I,M not sure if the social structure or the economy or the environment in america can survive on another 5 years of trump government.
There,s a limit of how much even the american government can borrow .


Sorry - But is this supposed to be a poem?
ardinn is offline  
09-11-2018, 07:00   #39
Mountainsandh
Registered User
 
Mountainsandh's Avatar
 
Join Date: Mar 2010
Location: countryside, South East
Posts: 6,219
Quote:
Originally Posted by Manic Moran View Post
This. Or San Fancisco.

San Francisco has a very serious image problem which nobody wants to talk about. https://www.sfchronicle.com/news/art...t-12534954.php or https://www.sfchronicle.com/bayarea/...s-13038748.php

Yet despite that, folks doing the tourist thing go to the big cities. I guess it’s understandable, they are centers of culture and it’s where the airports are. How many folks have actually explored the rest of the US?

I just finished a road trip this week, going San Francisco to Vegas to San Antonio. Discovered a delightful spot for dinner in Flagstaff, AZ. Which itself is a very pretty town, and it doesn’t seem to have much of a homeless problem, doesn’t have potholes, and has friendly people. My accent bemused the guys in the wheel repair shop in Clovis, New Mexico, I may well have been the first Irishman to ever set foot in the place when I drove in three days ago, but they checked out my wheel for me cheerfully and without cost when I swung by, whilst having a conversation. Who has been to Cheyenne, WY? It’s easy to get to, it’s on I-80. I learned to fly in Elizabethtown, Kentucky, a nice friendly quiet part of the US, and about as far in style from New York as possible. As of next week, I will no longer be living in Dublin, California, but though it’s only 35 miles from San Francisco, it is an entirely different way of life, and I though I doubt I could ever live in SF, Dublin is great. I drive transcontinental again (my 6th time doing it) week, places like Phoenix and El Paso are on my route. And even at that, those are the cities, it’s sometimes worth just pulling off into small towns off the motorway. Dinner three nights ago was in Brownwood, TX. I had never heard of the place, would never try to visit it, but it’s still a nice part of the US.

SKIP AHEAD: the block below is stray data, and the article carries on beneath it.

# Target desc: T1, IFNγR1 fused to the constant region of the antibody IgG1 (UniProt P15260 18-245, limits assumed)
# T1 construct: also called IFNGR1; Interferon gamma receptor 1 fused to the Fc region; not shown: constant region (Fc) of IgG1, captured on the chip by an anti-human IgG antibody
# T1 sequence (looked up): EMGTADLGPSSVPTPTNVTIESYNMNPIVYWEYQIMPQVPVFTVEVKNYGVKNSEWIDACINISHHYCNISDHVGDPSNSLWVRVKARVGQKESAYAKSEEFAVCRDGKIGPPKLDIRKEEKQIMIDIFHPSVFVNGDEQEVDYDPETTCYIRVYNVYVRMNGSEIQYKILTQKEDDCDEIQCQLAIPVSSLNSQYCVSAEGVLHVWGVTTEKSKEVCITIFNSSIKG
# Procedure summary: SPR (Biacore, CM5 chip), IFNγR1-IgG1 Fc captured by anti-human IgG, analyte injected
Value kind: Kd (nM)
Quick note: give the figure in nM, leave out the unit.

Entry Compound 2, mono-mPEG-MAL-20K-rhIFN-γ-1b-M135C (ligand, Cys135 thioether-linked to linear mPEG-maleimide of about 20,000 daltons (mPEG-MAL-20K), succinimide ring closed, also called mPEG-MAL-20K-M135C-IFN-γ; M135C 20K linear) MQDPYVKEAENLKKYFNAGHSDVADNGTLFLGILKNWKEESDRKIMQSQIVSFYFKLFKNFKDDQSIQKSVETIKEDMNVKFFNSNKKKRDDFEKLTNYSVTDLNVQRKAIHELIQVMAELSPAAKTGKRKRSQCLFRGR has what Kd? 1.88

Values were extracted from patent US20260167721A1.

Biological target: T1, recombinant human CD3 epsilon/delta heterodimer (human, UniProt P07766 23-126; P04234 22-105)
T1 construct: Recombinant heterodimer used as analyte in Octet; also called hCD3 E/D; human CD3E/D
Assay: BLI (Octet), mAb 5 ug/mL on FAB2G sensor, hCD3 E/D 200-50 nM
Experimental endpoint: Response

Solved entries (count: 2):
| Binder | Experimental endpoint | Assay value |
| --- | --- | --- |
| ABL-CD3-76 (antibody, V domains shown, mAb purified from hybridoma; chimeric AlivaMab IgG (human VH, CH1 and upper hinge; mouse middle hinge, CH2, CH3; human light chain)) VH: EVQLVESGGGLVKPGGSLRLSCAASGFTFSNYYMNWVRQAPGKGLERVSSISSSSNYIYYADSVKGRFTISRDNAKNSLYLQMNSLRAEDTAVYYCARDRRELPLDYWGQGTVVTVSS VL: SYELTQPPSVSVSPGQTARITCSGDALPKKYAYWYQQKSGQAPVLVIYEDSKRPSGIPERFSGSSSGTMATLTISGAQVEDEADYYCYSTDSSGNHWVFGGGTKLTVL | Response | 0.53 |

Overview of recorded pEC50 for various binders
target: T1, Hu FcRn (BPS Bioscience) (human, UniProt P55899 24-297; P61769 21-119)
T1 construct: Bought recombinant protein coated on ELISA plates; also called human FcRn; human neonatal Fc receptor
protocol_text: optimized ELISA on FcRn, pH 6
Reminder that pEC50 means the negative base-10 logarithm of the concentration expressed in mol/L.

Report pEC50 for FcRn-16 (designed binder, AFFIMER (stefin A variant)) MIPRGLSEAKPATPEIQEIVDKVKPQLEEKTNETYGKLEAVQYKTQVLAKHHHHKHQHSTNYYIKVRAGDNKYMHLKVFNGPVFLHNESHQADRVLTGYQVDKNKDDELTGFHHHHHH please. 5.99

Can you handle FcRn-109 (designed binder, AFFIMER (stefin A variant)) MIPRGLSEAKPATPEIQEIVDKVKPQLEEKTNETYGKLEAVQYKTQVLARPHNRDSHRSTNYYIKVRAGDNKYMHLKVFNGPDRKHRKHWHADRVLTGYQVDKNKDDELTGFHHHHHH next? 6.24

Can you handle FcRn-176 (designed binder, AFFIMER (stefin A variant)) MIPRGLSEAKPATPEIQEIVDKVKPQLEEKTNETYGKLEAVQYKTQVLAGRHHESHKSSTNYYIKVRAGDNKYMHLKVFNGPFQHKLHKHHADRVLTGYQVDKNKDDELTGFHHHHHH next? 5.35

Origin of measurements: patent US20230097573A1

But it’s “I went to New York City and didn’t like it”. That’s fair. I hate NYC as well. But I love living in the US. Just in partof the 99% of the country which is not high density urban area.

Perhaps the greatest irony is that the least pleasant parts of the US tend to be the parts with which folks on Boards tend to be the most supportive. (High taxes, heavily Democrat, etc).
We were in the Road Kill Cafe in Seligman (AZ), and had a grand old chat with a lady there, who on hearing that my kids were Irish, from a French mother, was mightily impressed that they could speak French, Irish, and had what she said with awe, fluent English .... (my kids wouldn't really say that they can "speak" Irish)
She said she knew about Scotland, and how lucky we were we could just head off for a drive there whenever we fancied.

In Rachel in the Little Ale'Inn (alien highway), some guy and his family on a fun trip smiled at us and asked if we were there for the folk-lore/social commentary-type interest in the area, or if we were believers (in the whole Area 51 myth). We somewhat embarrassingly admitted it was for the whole fun of it (and social/lore aspect), and he agreed it was great fun drinking in the crazyness sometimes, and directed us to one of the entrance gates.

In Cambria we met a gay couple with their Chihuahuas exhibiting their vintage car as they do yearly. They apologized profusely for Trump with a laugh and wished us a nice stay.

I've more stories for every place we stopped at, but no people stories from the big towns.
It's nice to get out of the big towns !
Mountainsandh is offline  
(2) thanks from:
Advertisement
09-11-2018, 13:00   #40
archer22
Registered User
 
Join Date: Aug 2010
Posts: 1,344
Americans are like knackers on steroids
archer22 is offline  
09-11-2018, 13:07   #41
JohnCleary
Registered User
 
Join Date: Jul 2003
Posts: 9,297
I'm a relatively well traveled person. When I meet with like-minded people, they're shocked that i've never flown West of Ireland (It's all Asia / SE Asia). Totally flabbergasted that I have no interested in visiting the US.

Sorry buddy, I travel to see new cultures / experiences. I really have no intention to travel to the US, despite many invitations from fellow travelers, colleagues, clients etc.

I still can't understand the tipping culture in the US. Pay the staff a working wage and absorb this in the menu price ffs.... not that hard!
JohnCleary is offline  
Thanks from:
09-11-2018, 13:10   #42
mad muffin
Registered User
 
Join Date: Jun 2009
Posts: 6,390